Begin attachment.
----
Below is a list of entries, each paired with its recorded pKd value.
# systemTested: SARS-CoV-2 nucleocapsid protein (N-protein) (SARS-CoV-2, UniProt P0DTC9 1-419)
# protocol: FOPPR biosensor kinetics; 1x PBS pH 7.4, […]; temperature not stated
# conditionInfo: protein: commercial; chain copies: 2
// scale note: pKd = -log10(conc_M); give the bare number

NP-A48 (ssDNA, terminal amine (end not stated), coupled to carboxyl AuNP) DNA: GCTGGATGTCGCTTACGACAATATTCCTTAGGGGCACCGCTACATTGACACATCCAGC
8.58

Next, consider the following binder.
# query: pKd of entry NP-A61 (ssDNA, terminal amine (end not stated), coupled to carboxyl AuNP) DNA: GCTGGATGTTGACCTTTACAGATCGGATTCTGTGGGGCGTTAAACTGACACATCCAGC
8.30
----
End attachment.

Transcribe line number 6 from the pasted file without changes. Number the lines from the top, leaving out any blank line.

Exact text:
NP-A48 (ssDNA, terminal amine (end not stated), coupled to carboxyl AuNP) DNA: GCTGGATGTCGCTTACGACAATATTCCTTAGGGGCACCGCTACATTGACACATCCAGC